There are some announcements that reek of politics – and Microsoft’s decision to pull out of the Consumer Electronics Show is a textbook case.
Just before Christmas, the software giant announced through its blog that the upcoming show, which kicks off officially with chief executive Steve Ballmer’s keynote on Jan. 9, will be its last.
Microsoft cited the early January timing of the annual show as the reason for its move. After all, its product launches don’t usually align with CES, so why bother going to all the bother and expense?
On the one hand, the company is right. CES actually couldn’t happen at a worse time for most tech companies, coming right after the biggest buying season in the developed world. As California-based technology analyst Rob Enderle puts it, an early leak of new products to be unveiled at CES can "crater" a company’s holiday sales. After all, who’s going to buy a new tablet for Christmas when fancier and newer ones will be announced in only a few weeks?
On the other hand, however, CES has never aligned with Microsoft’s product release schedule, yet the company happily paid for the big opening keynote for 14 years. So what’s changed?
As numerous commentators have pointed out, it likely came down to money – most probably a dispute between Microsoft and the Consumer Electronics Association, which runs CES. As GigaOm reported, the CEA probably wanted more money for the opening keynote, which the company wouldn’t pony up: "Microsoft didn’t pull out of the keynote — they were kicked out. Big difference."
That makes sense. As public relations go, having the opening slot at one of the biggest technology shows in the world is worth its weight in gold, especially to a company that wants to be seen as relevant to everyday consumers rather than just as a business software provider. Who cares about product release schedules?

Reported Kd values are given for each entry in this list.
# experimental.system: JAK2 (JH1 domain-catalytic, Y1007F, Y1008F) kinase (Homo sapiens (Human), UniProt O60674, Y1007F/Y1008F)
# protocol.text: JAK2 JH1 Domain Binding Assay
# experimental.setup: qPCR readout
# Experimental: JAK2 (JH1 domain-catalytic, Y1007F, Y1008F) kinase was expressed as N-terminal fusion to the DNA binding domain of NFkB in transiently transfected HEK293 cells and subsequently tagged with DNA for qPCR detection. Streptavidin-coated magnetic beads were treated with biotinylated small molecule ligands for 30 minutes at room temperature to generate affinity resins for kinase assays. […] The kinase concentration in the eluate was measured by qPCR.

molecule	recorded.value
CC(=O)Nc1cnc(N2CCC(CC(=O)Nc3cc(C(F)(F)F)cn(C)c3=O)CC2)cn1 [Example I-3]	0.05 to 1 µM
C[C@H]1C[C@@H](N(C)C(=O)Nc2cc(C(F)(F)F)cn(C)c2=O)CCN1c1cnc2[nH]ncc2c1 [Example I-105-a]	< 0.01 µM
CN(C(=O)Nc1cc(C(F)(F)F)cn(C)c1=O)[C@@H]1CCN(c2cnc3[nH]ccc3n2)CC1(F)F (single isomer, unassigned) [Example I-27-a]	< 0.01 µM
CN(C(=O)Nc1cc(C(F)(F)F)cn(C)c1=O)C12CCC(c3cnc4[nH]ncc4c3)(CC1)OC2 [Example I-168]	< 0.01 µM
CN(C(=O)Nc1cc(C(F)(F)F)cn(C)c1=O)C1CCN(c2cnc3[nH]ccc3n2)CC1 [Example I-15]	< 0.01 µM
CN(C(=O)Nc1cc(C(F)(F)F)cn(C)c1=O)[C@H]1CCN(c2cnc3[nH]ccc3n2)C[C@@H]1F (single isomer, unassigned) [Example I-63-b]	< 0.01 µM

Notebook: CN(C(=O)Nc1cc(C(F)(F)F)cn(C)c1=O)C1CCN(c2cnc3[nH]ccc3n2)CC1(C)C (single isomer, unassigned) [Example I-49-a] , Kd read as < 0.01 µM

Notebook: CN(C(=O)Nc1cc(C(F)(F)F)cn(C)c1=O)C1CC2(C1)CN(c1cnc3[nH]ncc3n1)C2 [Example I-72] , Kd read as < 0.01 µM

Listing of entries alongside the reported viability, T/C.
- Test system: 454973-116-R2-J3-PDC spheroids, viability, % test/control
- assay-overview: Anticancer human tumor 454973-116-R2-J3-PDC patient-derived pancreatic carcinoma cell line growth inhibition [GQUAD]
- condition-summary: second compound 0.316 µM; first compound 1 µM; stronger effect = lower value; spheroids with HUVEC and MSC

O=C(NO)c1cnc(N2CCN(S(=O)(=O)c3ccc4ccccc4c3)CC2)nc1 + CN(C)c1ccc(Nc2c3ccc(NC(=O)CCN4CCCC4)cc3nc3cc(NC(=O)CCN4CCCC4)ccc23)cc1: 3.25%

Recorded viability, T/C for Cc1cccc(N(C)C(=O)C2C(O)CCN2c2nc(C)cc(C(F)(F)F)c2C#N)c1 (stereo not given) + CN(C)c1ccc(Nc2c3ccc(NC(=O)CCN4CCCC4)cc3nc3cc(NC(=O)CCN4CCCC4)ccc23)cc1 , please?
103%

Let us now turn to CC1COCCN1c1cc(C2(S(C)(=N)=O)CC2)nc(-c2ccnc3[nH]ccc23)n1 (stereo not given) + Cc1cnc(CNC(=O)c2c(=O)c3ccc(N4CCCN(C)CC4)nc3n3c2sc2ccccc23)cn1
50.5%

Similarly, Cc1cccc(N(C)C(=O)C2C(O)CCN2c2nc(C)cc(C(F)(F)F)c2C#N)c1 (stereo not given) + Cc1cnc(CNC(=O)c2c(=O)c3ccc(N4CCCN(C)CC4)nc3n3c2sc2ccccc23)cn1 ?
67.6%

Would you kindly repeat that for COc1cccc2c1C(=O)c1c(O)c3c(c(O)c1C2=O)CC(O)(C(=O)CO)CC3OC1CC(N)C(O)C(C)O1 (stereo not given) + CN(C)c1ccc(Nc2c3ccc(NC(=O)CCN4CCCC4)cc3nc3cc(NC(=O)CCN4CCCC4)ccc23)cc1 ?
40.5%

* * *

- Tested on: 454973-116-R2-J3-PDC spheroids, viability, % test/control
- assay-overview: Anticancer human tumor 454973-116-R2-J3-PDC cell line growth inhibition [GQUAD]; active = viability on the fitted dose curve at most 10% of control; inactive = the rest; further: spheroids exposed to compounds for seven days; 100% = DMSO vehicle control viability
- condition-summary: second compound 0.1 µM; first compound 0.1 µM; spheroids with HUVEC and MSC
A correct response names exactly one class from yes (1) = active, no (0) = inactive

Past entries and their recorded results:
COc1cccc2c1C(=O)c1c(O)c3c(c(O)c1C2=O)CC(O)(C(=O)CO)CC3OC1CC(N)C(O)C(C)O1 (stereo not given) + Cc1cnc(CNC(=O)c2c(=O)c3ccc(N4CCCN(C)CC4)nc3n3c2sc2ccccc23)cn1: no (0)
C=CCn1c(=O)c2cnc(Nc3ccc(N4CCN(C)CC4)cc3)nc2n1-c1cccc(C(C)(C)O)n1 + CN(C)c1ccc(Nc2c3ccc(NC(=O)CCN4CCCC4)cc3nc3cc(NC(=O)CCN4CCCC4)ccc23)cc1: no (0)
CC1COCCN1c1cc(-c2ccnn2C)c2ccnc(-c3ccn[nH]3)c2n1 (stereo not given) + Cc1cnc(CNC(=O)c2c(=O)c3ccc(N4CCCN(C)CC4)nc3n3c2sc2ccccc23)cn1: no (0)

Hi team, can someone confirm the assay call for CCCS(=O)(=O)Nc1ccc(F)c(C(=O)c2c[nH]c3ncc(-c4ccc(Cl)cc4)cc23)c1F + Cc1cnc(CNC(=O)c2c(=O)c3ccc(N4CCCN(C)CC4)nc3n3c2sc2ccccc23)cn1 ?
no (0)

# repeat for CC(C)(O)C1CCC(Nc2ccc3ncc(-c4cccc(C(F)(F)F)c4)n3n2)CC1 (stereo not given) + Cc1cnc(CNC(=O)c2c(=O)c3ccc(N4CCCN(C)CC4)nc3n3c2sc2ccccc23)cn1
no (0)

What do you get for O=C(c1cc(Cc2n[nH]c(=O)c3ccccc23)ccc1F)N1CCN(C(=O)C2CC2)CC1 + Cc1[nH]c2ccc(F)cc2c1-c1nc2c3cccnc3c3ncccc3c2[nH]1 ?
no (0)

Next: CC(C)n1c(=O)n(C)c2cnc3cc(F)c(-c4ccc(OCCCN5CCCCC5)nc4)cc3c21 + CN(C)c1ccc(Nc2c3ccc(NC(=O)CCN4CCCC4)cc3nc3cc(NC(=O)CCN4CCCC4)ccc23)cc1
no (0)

One other possibility is that the CEA wanted Microsoft to adjust its product releases so they would in fact align better with CES. The company has been criticized for being relatively light on beefy announcements.
Who will replace Microsoft?
Regardless of what happened behind the scenes, the question now turns to who will replace Microsoft in that important opening keynote.
Most observers believe there’ll be a fight over the spot, with the CEA selling it to the highest bidder. The one problem with that approach is the potential for hurt feelings – if Sony gets it, for example, might Samsung or Panasonic threaten to pull out of the show as well? While Microsoft wasn’t exactly a front-facing consumer electronics company, it was a mostly neutral choice given that its software powers devices from a host of manufacturers.
Shawn Dubravac, chief economist for the CEA, says the safer approach might be to go with a similarly neutral company – perhaps microprocessor maker Intel or Microsoft’s chief rival, Google.
"They have technology across the entire industry," he says.
Neither company returned a request for comment.
Intel may indeed be the most logical choice along that line of thinking. Its presence at CES has been large, with its booth located — not coincidentally — next to where Microsoft has exhibited.
Google, on the other hand, would be surprising given its relatively small presence over the past few years – the company doesn’t even have a booth.